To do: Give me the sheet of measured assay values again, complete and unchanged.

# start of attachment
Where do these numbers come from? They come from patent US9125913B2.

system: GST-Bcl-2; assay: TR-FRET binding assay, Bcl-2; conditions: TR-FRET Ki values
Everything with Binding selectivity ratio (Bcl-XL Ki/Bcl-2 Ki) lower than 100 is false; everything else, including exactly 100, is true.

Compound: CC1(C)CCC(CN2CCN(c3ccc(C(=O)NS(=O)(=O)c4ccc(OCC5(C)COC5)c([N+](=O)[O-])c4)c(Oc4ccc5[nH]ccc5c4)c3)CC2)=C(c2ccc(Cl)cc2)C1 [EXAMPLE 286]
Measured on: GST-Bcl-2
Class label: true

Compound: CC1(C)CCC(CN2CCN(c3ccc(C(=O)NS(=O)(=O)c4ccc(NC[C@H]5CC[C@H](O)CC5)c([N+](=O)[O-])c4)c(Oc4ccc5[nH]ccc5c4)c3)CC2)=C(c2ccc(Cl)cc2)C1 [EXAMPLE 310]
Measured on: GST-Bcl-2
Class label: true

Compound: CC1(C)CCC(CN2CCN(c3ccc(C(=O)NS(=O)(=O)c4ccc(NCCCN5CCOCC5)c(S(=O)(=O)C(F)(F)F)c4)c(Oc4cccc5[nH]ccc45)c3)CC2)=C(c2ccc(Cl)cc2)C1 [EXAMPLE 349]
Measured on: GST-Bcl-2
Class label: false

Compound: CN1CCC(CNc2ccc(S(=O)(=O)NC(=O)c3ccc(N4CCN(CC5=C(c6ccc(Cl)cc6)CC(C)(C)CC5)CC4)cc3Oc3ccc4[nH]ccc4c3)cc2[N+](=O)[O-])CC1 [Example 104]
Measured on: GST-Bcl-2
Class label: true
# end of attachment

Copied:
Where do these numbers come from? They come from patent US9125913B2.

system: GST-Bcl-2; assay: TR-FRET binding assay, Bcl-2; conditions: TR-FRET Ki values
Everything with Binding selectivity ratio (Bcl-XL Ki/Bcl-2 Ki) lower than 100 is false; everything else, including exactly 100, is true.

Compound: CC1(C)CCC(CN2CCN(c3ccc(C(=O)NS(=O)(=O)c4ccc(OCC5(C)COC5)c([N+](=O)[O-])c4)c(Oc4ccc5[nH]ccc5c4)c3)CC2)=C(c2ccc(Cl)cc2)C1 [EXAMPLE 286]
Measured on: GST-Bcl-2
Class label: true

Compound: CC1(C)CCC(CN2CCN(c3ccc(C(=O)NS(=O)(=O)c4ccc(NC[C@H]5CC[C@H](O)CC5)c([N+](=O)[O-])c4)c(Oc4ccc5[nH]ccc5c4)c3)CC2)=C(c2ccc(Cl)cc2)C1 [EXAMPLE 310]
Measured on: GST-Bcl-2
Class label: true

Compound: CC1(C)CCC(CN2CCN(c3ccc(C(=O)NS(=O)(=O)c4ccc(NCCCN5CCOCC5)c(S(=O)(=O)C(F)(F)F)c4)c(Oc4cccc5[nH]ccc45)c3)CC2)=C(c2ccc(Cl)cc2)C1 [EXAMPLE 349]
Measured on: GST-Bcl-2
Class label: false

Compound: CN1CCC(CNc2ccc(S(=O)(=O)NC(=O)c3ccc(N4CCN(CC5=C(c6ccc(Cl)cc6)CC(C)(C)CC5)CC4)cc3Oc3ccc4[nH]ccc4c3)cc2[N+](=O)[O-])CC1 [Example 104]
Measured on: GST-Bcl-2
Class label: true